Brown’s ‘Moderate’ Label Subject Of Dueling Stats

By Joel Senick
Boston University News Service

WASHINGTON — As he has pursued re-election this year in one of the most predominantly Democratic states in the nation, Republican Scott Brown’s voting record over his three years on Capitol Hill – and the extent to which he has or has not lined up with his party’s leadership – has been a focal point.

Both Mr. Brown and his Democratic challenger, Elizabeth Warren, have zeroed in on the issue in debates and on the campaign trail – with Warren attacking the incumbent for key votes in which he has sided with his Republican colleagues, and Brown insisting that he is an independent, truly moderate voice in Washington.

The issue is complicated by numerous scores and analyses that have tracked Brown’s voting record, and which each candidate has highlighted on a selective basis to buttress his or her respective arguments.

Brown has routinely pointed to a 2011 Congressional Quarterly voting analysis that found him the second most bipartisan member of the Senate. But critics have cited other statistics to contend that the senator has voted to kill progressive legislative initiatives by regularly backing the Senate GOP leadership on procedural votes.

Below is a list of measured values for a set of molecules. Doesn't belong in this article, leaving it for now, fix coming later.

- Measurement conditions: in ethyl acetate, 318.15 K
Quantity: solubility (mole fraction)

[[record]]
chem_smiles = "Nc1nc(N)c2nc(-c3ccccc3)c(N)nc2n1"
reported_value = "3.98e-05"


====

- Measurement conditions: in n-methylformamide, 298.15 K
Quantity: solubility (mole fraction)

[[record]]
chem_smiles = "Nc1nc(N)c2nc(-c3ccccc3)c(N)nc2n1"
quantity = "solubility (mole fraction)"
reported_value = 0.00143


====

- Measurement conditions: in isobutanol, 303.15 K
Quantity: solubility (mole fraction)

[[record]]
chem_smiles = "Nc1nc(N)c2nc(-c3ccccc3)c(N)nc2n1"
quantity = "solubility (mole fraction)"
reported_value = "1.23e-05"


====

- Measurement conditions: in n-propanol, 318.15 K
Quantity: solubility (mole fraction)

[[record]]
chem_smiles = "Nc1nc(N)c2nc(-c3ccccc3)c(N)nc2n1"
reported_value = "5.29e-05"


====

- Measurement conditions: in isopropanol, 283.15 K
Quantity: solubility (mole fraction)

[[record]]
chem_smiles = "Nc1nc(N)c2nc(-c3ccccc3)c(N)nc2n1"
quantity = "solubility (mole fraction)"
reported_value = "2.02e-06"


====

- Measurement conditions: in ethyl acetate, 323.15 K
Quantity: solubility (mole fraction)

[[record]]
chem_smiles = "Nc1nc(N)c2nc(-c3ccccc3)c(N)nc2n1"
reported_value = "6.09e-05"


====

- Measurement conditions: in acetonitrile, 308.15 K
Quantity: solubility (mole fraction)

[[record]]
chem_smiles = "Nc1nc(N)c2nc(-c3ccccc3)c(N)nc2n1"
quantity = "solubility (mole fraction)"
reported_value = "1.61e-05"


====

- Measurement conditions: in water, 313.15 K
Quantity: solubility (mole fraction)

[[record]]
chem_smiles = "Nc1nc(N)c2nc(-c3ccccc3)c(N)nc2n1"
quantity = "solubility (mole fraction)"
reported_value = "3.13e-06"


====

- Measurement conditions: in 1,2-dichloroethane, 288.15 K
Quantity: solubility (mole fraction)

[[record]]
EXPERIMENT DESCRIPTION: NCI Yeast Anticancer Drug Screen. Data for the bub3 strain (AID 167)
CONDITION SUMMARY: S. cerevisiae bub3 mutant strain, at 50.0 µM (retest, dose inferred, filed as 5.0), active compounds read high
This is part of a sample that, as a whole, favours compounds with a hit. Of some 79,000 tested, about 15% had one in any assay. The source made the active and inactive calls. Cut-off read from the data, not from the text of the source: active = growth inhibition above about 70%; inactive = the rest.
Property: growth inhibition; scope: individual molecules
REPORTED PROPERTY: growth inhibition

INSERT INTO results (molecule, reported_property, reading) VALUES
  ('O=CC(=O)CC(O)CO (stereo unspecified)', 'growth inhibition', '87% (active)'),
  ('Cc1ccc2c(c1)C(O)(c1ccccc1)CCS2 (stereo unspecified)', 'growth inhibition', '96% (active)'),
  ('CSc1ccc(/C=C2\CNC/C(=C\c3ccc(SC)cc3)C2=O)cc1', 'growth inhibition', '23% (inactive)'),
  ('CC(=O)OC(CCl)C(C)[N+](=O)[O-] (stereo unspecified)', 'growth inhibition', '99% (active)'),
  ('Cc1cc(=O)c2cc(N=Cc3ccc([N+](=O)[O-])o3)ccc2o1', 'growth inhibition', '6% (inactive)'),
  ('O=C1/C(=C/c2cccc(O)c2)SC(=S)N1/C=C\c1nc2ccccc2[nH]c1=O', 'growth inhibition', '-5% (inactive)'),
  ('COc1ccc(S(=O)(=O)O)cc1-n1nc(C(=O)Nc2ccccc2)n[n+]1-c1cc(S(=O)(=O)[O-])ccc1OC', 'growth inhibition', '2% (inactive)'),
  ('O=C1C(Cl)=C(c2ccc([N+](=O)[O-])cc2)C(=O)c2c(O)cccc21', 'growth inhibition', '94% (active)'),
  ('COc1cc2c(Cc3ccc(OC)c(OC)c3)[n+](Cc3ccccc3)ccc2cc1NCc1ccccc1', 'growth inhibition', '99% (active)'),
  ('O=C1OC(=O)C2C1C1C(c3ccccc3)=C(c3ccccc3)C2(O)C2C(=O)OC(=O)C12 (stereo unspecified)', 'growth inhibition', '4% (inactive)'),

“Scott Brown picks what he wants and Elizabeth Warren picks what she wants,” said Richard E. Cohen, a veteran journalist who has covered Congress since 1973 for publications such as National Journal and Congressional Quarterly. “It challenges voters to figure out what they make of it.”

In the view of one political scientist, part of the problem is that Brown has to balance the interests of a liberal-leaning electorate back home and the increasingly conservative national party of which he is a member. If Brown wants to be an influential voice within his party, he must vote with GOP leadership on key issues, which are primarily economic, said William Crotty, a professor of political science at Northeastern University.

“When he’s needed, he has to vote with his Republican leadership. His survival in Congress is different than his survival at home,” said Crotty, noting that Brown is able to more easily cross the aisle on non-economic and social issues, along with those destined to pass the Senate by a wide margin.

In addition to the Congressional Quarterly analysis, Brown ranks as the third most moderate Republican member of the Senate on a scale devised by DW-NOMINATE – which issues annual assessments based on a methodology developed by two political scientists in the 1980s.